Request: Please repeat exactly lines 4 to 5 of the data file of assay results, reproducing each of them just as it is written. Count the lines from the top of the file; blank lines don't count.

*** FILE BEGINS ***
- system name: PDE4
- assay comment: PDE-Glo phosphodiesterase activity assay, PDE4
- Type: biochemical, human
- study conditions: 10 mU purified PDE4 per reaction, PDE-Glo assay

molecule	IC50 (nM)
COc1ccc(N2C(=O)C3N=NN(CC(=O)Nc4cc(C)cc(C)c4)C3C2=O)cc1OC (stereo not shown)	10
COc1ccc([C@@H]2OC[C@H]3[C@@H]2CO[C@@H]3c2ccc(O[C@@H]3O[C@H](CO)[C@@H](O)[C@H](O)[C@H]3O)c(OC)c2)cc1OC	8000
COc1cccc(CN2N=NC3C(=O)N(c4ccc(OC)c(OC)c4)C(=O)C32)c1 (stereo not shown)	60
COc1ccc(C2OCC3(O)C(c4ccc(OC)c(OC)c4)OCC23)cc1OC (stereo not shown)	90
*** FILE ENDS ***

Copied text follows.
- study conditions: 10 mU purified PDE4 per reaction, PDE-Glo assay

molecule	IC50 (nM)